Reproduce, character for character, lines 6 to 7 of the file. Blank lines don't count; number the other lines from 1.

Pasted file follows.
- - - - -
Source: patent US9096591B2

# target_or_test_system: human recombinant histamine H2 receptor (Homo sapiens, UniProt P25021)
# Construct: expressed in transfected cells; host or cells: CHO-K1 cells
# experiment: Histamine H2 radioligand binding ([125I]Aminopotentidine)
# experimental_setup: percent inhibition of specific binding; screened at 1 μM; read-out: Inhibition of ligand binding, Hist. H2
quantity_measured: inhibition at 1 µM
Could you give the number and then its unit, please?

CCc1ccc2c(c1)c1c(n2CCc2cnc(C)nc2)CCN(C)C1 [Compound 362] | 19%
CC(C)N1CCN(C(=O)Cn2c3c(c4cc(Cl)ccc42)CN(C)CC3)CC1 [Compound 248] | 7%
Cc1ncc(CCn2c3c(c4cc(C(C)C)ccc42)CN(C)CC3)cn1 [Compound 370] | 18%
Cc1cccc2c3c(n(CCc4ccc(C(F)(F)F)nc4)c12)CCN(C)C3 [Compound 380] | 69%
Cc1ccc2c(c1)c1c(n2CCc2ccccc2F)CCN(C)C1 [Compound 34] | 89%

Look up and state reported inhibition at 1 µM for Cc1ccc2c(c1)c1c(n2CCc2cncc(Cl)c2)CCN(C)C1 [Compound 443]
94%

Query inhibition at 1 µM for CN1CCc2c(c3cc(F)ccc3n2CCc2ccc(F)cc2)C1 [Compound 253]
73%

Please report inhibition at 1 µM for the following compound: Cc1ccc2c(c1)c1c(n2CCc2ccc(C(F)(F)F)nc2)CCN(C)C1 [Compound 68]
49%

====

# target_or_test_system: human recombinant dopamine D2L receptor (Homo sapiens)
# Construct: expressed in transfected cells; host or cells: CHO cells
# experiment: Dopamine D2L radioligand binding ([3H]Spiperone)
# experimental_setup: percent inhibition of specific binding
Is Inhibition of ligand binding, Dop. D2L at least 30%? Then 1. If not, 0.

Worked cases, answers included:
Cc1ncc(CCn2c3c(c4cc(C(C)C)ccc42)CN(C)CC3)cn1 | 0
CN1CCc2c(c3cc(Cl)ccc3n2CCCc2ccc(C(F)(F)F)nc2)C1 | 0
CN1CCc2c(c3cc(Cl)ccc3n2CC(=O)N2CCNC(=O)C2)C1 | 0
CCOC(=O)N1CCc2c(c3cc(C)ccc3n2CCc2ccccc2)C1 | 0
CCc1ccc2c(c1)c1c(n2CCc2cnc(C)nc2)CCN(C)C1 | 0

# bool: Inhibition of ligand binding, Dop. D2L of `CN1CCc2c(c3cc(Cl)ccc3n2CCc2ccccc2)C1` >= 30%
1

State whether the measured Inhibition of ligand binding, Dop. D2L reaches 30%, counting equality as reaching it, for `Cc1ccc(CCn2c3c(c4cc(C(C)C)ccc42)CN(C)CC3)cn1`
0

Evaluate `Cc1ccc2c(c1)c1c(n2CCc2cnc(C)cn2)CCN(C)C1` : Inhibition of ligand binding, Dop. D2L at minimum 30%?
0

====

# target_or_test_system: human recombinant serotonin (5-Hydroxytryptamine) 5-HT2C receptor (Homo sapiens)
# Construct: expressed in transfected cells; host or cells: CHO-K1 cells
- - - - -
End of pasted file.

quantity_measured: inhibition at 1 µM
Could you give the number and then its unit, please?